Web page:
So I replaced the original Garrard 401 mat with an EP


So I replaced my original Garrard 401 mat with a 10" record.

Years ago, I had tried the Boston graphite mat and it deadened the music. I’ve messed around with cork tile, paper, little brass rings, 12" record, no mat, and kept going back to the old mat. The 10" record on the other hand is interesting...reduction of smearing, damped and woolly bass. It’s not that it was badly smeared and soft, but it definitely tightened things up and improved (increased) the highs.

Any stories to tell?

Previewnoromance
Vic at TransFi has an interesting new mat, one with little nubs the LP sits on, the LP suspended above the surface of the backing sheet the nubs are attached to. I don’t approve of that design (there are others making similar mats, primarily British), but some users like what they hear. Vic argues than any surface an LP is in direct contact with will cause reflections from that surface, not absorbing them as claimed.
I have the transfi mat and it makes the sound thin and bright
Since 1977 I have been using the Hiraoka Diskmat SE-22 on my Ariston RD11S (cost new was $20!). Tonearms and cartridges have come and gone - yet this Japanese mat remains! I regard it as a perfectly neutral device, neither adding nor subtracting from the overall sound of the Ariston + arm and mc cartridge. I bought it new from Harvey Sound (48st NYC) in '77. Never felt the need to change or upgrade, unlike my other components! For me, it's a keeper!
Did some back and forth and can confirm the result of removing the mat and replacing it with a 10" record:
1. Warmth - a slightly yellow-brown 'coloration' has been removed
2. Heaviness - with mat, it sounds like the musicians are behind a curtain and on a smaller stage
3. Brighter - As @pani said, it is definitely brighter - but much clearer. Rim of drum and plucked bass distinct, clear and fixed in space.
4. More air, depth, and dark space between instruments instead of a wall of warm sound - less lush. plucked strings snap into space in a startling manner.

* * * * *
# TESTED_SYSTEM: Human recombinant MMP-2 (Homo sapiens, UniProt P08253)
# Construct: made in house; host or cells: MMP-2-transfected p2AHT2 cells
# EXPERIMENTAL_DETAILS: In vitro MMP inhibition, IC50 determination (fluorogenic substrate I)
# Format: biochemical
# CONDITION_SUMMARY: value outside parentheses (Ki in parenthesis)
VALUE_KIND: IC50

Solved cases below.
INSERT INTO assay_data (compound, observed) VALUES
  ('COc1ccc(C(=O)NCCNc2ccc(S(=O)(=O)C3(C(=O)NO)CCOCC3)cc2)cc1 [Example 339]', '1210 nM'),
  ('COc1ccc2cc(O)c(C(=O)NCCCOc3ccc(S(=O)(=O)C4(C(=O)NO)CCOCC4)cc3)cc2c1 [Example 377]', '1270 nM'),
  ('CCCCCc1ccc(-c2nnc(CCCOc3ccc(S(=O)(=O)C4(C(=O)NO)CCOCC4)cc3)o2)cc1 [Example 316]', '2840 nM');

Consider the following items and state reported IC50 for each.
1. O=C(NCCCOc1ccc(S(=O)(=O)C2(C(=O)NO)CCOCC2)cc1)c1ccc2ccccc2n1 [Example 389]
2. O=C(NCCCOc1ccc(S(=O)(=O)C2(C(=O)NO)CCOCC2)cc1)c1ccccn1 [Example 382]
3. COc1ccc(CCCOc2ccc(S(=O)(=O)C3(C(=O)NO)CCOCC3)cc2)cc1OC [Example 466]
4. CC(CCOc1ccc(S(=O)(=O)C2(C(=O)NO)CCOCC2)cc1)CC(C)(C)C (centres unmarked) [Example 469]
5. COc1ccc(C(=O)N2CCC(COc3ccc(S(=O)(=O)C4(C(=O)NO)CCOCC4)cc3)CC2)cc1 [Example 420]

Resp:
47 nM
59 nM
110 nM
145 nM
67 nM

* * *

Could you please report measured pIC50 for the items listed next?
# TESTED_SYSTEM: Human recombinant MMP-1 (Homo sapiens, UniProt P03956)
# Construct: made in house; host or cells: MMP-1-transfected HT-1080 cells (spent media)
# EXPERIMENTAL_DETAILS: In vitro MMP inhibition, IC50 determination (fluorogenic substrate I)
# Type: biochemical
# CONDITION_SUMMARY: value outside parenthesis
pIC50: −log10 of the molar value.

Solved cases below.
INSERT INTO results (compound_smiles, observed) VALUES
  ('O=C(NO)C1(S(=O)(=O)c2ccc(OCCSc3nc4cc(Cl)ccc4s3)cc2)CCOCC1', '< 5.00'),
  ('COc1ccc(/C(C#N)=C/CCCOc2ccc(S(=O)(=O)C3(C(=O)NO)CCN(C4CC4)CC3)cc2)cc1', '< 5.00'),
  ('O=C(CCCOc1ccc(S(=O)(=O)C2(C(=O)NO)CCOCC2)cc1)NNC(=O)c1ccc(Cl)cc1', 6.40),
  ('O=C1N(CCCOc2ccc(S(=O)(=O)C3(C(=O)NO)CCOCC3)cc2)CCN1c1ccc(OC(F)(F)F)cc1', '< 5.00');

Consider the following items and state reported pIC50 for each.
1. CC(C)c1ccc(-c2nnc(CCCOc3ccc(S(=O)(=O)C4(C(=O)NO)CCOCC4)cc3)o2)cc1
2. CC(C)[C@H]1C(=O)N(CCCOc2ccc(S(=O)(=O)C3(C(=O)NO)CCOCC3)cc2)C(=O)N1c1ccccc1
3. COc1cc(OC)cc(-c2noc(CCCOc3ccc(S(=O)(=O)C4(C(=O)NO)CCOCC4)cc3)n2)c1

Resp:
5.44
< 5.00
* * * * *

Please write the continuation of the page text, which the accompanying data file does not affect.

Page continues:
5. Increased pace - I had to test speed with strobe as I was sure it was running faster without heavier mat - it was exact.
6. Sounds louder - confirmed by others present.
Notes:
a. I can understand bright recordings being irritating but the improvement is too much to ignore.
b. I am convinced the mat damps and veils the sound. It's like going from Mullard to Telefunken.
c. Surface noise frequency spectrum shifted up slightly.
I replaced the original mat on my Garrard 301 with the SPEC+ Analog Disc Sheet (AP-UD1)

A nice improvement to the clarity and resolution.
Same... I replaced the original mat of my 301 with a SPEC+ mat and love the improvement.
Thanks for the recommendation. Reading about the Spec+ gave me an idea.
I just swapped the 10" vinyl record (Daughter - His Young Heart EP) for a 10" shellac 78.
Wow! All the improvements listed above even more pronounced:
1. Lower surface noise
2. Improved depth
3. Hearing further into recording
4. Better focus and more neutral.

noromance,

I played around with several mats and found the original Garrard mat on my 301 sounded best. Same with my Dual 1229. I do like the original Oracle Platter mat and will use it occasionally.  A audio buddy of mine recently bought a solid copper mat and I was really impressed by it.

I also like your idea of using a 10Ep. I have some 78's and might give that a try as they are very rigid and flat.  It seems that the softer the mat the warmer the sound. The harder the more dynamic. 

N.
@normansizemore 
Yeah, I thought the general consensus was leave the original mat. But I have to admit the improvement is not small. I've swapped between the original, the 10" vinyl and the 78 using a number of tracks. Considering I've a stash of old shellac 78s, I think I'll repackage them as a miracle mat for $300!!


I meant to follow up earlier. I've been swapping between all 3 and have gone back to the original mat for the moment! The oddest part to all this is that sonic improvements depend on the record/recording. The changes to the sound depending on which mat is used are ridiculous - making most records sound utterly different. Depth, timbre, space, tone, clarity, blackness, silence all vary. In fact, so much so, I wonder which one is correct!

ORACLE GROOVE ISOLATOR especially when used as it was meant to be with the original DELPHI/PREMIERE platter, is a killer combination. Actually mat/platter becomes a very tight unit and this is the magic of early ORACLEs, with soft suspension to be exact. They totally went wrong with that hard mat from MK IV with stiffer suspension. To be honest, it sounded awful back in the day and I never looked back.

I have a GROOVE ISOLATOR on one of my DIY projects. Using vinyl record(s) as mat is a very good idea too IME.
Forgot about the thread. I did some more tests and am now staying with the 10" EP as the best compromise. 
Noromance.
Glad you linked back to this thread.
I found on my Victor tt-81 that a 10" EP gave the best results by far.
Very fast and dynamic, even better than the MyMat.... On that table.

On my 401 the MyMat comes out ahead.

Then a lead/ cork hybrid followed by the 10" EP.

Most interesting how results vary considerably between differing tables.
Hey Uberwaltz. Since I replaced the platter with the PAC 20mm oversized aluminium (it's UK made!) one, I prefer no mat. Rings like a bell -by design- until the record is placed on it. Sounds by far the most resolving.